.. graphy Troubleshooting Software Conflicts Programs running in the Background Sometimes you will run into the problem where two programs that are installed on your PC conflict with each other and refuse to run at the same time. It can be tricky to find the culprit, because you think that no other programs were running, so what could possibly conflict? You’d be surprised at how many programs are running on your PC right now. Take a look right now and be amazed. Push Control (Ctrl), Alternate (Alt) and Delete (Del) on your keyboard right now.
You should now see a dialog box labeled Close Programs. In there is a list of some pretty funny looking names. Each one of those is a program running right now in the background. Didn’t expect to see that many, did you? Two of the items listed here are always there, that is Explorer and Systray. Those are Windows components and they are supposed to be there. But everything else is a program running right now that could be a possible culprit for your software conflict. They get loaded automatically every time you start Windows.
How do they get loaded? There are several places where you can find out. Let’s first look at your startup files. Go to Start/Run, and type Sysedit. In the resulting window you’ll see many cascading Windows. In the Autoexec.bat window you might find a few lines to start a program.
Or in the Win.ini file, look at the load= and run= lines. Anything in those lines after the = sign is a program to be loaded. Windows also has a startup folder where it checks every time Windows starts. If there are any programs listed, it will start them automatically. You can find the contents of the startup folder by going to Start/Programs/Startup. Didn’t realize you had those items in there, did you? Then there is another not so obvious place: the Windows Registry.
The registry key HKEY LOCAL MACHINESoftwareMicrosoftWindowsCurrentVersionRun holds a list of programs to be loaded on Windows startup as well. You probably think how did they get in there since you didn’t put them there. Some of them need to be running in the background to function properly, such as a virus scanner. They put themselves into a startup menu automatically when you install them. Others might not need to be there, but they load anyway to be available when you need them.
Now that you know how to find out what programs you have running in the background and how they got there, let’s talk about how to do some troubleshooting to find the culprit. Be systematic To find out which application is the conflicting one, you need to take a systematic approach. There are two ways to do this: You can shut down all other programs, make sure the conflict does not happen anymore, then turn them back on one by one, until the conflict happens again. Most likely the last program you turned on before the conflict reappeared is the culprit. The other option is to shut down one program at a time, until the conflict disappears.
Most likely, the one program you just shut down is the culprit. Prevent them from loading The best approach is to make sure a possible suspect doesn’t even load on startup. Windows 98 comes with a built-in utility that lets you control what loads when Windows starts. Start this utility by going to Start/Run, typing msconfig and clicking OK. You’ll see a dialog with several tabs across the top. The last tab is labeled Startup.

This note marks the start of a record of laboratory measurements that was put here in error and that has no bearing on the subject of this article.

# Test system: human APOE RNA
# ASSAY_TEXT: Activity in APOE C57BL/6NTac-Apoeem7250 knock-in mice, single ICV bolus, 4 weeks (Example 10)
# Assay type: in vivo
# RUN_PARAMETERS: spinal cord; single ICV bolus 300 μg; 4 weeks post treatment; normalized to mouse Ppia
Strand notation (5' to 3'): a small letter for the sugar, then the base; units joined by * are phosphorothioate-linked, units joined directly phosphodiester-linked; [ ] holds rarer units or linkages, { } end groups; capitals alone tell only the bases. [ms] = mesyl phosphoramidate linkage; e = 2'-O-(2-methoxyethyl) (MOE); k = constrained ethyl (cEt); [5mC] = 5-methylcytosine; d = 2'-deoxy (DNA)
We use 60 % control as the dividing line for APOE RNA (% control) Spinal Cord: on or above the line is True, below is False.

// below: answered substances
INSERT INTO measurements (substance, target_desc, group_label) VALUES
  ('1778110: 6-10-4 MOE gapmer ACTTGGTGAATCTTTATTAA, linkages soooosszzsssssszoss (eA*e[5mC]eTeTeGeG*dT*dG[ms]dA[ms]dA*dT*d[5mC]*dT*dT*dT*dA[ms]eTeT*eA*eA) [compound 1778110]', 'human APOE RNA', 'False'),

In here is a complete list of items that Windows loads automatically. Note the checkbox next to each item. Uncheck the first item, reboot, see if the conflict persists. If so, go back to msconfig, re-check that item, uncheck the next item and reboot. Repeat this procedure until you found the culprit.
Shut them down There is also a way to shut down a program that runs in the background of your current Windows session which does not require a reboot. You can push Ctrl-Alt-Del to bring up the Close Program window. Now highlight the program you want to disable for now and click End Task. The Close Program window should disappear. Sometimes it can take a few seconds for the program to unload, so be patient. Other times, you might get another window informing you that the program is not responding. That window will have its own End Task button that you should push to close it for good. Repeat this process for every program that you want to shut down.
Be careful: Do not push Ctrl-Alt-Del while the Close Program window is still on the screen, it will reboot your PC, reload Windows and all those programs you were just trying to shut down and you’ll have to start all over again. Also, remember not to shut down Explorer. That’s Windows running and it’s supposed to be there. The main advantage of the first procedure is that it will completely prevent that item from loading, and will not load that item again until you re-check its box. The disadvantages of the second procedure are that it will load all programs again as soon as you reboot and that it’s not as thorough because it might not completely get rid of the program or unload all parts of it.
Either way, you should be able to isolate the program that’s causing your problem. With that knowledge, you can take the necessary steps to correct it, e.g. uninstalling the program if it is no longer needed, upgrade it if there is an update, upgrade or patch available from the manufacturer, or at least temporarily disable it to avoid the conflict when applicable. To take this one step further, you can download a neat little program called Startup Cop at http://220.127.116.11/pcmag/pctech/content/18/08/u t1808.001.html. It not only lets you prevent programs from loading when booting, it also lets you create separate profiles so you can boot with only pre-defined applications running. This tool is especially helpful if you have Windows 95 which does not come with the msconfig tool. http://www.PCNineOneOne.com.